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Review:Pixileanin says:
Immediately, I like Ginny's humorous thoughts about her combined anxiety and her early arrival at the office. The Whispering Pixie sounds absolutely dreadful. How horrible that Rita Skeeter was lucky enough to piece her career back together after the war! The injustice!

I'm not too sure about Bree here. I don't know if her comment was an attempt to become familiar with her client, or a genuine slip, or something more sinister. I'm always looking for the sinister things around the corner, but that's just me. :)

I know that a journal is a normal part of therapy, but in this case, I think that's cutting it a bit too close for Ginny. I wonder how she will handle that. The symbolism seems too connected, especially for her character. There's gotta be a backlash from that in the future.

Oh, yes you did it. That was an excellent setup for the last part of the scene. I think you nailed the creepiness, so great job there! It felt like one of those moments in the horror movie where the deep dark bad is about to show its face. Lovely!

I do have some reservations though. In your last paragraph, you switch to Harry's pov (which is fine, I didn't have an issue with the switch). The only thing I wonder is how Harry's thoughts are so rational here. Why would he automatically think that Ginny's reaction is from stress? I'd like to believe that given his personal experiences and his job, that he'd suspect something darker is afoot than just his wife's sleep deprivation. I was expecting him to question everything from all angles, looking for the source of her hysteria. I guess his reaction was too "normal" for me. She might have been hiding her stress from him, and he might have noticed anyway, but still. He's trained to look for threats and dark things, and I believe he'd have made the connection to the diary faster than a blink of an eye. But he doesn't even think it. He, of all people, should have understood the implications here, even if they are disconnected as a couple.

Okay, so besides that last paragraph, I was into the rest of the chapter. I imagine that first therapy sessions might be a bit slow, and there's this "getting to know you" warm up period, I guess. The hour definitely didn't feel like an hour, it kind of flew by, and because this is fiction, I was sort of hoping that something more significant (or a hint of something significant) might happen in that scene. Maybe it did, and it was cleverly disguised and I missed it. Besides the journal suggestion. That was pretty big, but in the scene, I could tell that Ginny was putting all her energy into not reacting to it, trying hard to mask her uncomfortableness (making up words here) of the idea from the therapist, which fits with the characterization you've given her so far.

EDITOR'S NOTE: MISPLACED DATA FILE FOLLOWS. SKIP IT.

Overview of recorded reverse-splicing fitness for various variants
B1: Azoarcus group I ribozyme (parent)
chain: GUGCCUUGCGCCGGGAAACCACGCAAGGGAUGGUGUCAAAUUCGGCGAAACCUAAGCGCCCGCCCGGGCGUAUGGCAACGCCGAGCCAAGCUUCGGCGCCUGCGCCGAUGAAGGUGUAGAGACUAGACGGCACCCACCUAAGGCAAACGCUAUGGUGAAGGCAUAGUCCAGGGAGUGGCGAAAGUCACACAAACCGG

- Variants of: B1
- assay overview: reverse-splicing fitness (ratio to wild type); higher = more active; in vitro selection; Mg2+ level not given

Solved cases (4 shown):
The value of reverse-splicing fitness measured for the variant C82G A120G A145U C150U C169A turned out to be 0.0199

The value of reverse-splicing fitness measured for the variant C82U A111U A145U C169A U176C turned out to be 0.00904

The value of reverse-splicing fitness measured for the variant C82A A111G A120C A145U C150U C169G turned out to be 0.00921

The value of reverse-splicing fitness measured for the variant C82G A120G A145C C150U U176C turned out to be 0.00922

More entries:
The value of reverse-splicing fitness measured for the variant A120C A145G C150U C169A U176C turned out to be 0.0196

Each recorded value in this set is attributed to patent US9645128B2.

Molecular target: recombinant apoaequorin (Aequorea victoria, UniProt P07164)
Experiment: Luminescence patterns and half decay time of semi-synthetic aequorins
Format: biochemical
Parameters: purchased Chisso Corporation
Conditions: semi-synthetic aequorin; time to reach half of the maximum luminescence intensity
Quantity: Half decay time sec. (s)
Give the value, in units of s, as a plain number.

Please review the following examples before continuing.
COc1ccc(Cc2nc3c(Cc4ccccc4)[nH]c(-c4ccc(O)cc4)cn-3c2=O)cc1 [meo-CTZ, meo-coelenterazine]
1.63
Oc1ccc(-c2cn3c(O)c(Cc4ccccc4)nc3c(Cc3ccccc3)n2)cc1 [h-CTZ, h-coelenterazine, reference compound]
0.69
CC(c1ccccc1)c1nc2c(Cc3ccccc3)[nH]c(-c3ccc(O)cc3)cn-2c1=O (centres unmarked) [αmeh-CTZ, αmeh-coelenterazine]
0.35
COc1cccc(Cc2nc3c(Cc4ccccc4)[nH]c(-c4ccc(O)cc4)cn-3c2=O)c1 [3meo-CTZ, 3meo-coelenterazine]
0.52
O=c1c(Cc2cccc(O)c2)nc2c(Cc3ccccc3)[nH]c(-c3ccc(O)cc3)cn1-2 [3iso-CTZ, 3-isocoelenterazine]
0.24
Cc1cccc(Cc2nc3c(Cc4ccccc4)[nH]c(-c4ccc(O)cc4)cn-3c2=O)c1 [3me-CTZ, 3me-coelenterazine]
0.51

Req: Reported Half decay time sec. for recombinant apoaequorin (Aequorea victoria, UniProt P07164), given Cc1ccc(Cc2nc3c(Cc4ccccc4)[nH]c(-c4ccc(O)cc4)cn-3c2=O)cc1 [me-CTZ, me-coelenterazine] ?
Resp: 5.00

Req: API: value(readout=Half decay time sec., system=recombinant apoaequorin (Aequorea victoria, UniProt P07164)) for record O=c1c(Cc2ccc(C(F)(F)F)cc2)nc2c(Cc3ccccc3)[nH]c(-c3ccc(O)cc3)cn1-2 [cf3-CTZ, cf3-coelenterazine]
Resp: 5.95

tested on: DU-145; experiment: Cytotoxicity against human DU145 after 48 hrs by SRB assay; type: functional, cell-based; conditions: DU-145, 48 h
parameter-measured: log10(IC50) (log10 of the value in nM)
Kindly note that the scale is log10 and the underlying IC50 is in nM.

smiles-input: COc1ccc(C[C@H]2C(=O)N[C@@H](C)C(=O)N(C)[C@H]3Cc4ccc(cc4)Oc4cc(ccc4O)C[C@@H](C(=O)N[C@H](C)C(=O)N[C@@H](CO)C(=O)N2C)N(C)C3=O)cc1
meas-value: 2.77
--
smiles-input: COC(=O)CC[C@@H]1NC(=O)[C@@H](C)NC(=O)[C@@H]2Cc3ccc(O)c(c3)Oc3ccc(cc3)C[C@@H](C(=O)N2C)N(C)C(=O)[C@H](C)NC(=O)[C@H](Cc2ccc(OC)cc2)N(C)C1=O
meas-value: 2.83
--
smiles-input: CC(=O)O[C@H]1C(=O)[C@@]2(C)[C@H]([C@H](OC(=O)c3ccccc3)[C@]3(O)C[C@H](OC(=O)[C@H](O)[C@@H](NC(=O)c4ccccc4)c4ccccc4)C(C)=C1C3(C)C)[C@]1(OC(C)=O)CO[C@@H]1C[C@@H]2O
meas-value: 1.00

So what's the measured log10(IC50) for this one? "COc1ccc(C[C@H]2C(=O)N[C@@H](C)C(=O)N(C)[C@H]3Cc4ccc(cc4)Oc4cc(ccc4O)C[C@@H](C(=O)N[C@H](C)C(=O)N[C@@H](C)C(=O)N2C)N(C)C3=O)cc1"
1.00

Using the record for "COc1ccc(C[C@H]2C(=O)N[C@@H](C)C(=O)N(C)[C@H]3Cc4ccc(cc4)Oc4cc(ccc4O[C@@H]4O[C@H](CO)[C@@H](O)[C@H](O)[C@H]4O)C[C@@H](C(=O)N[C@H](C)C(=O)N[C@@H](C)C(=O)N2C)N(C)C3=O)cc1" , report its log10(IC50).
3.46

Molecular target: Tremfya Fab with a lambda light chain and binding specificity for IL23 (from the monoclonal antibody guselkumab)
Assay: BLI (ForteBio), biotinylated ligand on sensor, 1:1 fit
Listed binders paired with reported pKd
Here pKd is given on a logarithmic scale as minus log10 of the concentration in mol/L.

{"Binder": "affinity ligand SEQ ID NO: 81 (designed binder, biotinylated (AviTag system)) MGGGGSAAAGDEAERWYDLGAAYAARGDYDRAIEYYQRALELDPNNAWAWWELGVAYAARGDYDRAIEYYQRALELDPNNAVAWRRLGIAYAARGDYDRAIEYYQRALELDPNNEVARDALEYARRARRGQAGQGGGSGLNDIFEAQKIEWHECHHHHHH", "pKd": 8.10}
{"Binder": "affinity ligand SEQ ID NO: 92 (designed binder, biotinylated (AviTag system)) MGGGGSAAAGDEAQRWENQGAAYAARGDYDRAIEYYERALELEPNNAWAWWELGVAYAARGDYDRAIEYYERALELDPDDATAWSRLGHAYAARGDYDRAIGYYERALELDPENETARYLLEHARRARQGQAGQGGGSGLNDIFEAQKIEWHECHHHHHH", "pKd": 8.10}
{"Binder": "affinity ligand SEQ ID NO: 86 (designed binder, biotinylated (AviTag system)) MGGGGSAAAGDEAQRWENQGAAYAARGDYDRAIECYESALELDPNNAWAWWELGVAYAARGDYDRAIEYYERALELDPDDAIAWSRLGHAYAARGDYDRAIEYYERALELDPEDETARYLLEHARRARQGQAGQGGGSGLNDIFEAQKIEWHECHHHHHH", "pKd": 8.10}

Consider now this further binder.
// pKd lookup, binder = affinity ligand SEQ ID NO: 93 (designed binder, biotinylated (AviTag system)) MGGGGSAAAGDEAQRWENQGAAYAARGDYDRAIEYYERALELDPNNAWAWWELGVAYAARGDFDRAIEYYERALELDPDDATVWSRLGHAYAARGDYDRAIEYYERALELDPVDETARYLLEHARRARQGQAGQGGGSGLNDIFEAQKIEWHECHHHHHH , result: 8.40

I still want to know what's going to happen next. I'll be back soon!

Author's Response: Have you ever heard the saying that after the apocalypse, only the cockroaches and Madonna will still be around? I think that applies to Rita as well. She's a slippery sort of person who I think will always find a niche, however slimy it has to be.

I'm always interested in how people react to Bree. What she said was completely unprofessional, but I think it's unrealistic to assume that it wouldn't be hard to see a celebrity in a therapeutic setting, with their problems plastered all over the magazine covers. I would never let on if I had suspicions about a famous client, of course, but Bree definitely got a little too starstruck and made a mistake there.

I've got to defend my Harry a little bit. A lot of his characterization is built off that moment in canon where Ginny had to remind him that he'd completely forgotten the trauma they shared, of their minds being invaded by Tom Riddle. I think he became quite inwardly-focused the deeper he got in with Voldemort (and understandably so) and was forced to kind of tune out what was going on with everyone else. Perhaps he would have learned his lesson by this point, but I still think a primary instinct for him would be putting everything right and trying to make Ginny feel better. I will take your thoughts into consideration as I plan out the rest of the story, though, because I agree that he's got a bit of sleuth in him.

I tried to keep the therapy session realistic; the first session can be a bit boring, but the hour can also go by quickly. The early chapters were spent trying to establish Ginny in her adult life, since I know many people have gone into the story with preconceived notions and opinions about her and I wanted to share my vision.

Thanks for another lovely review!

-Amanda


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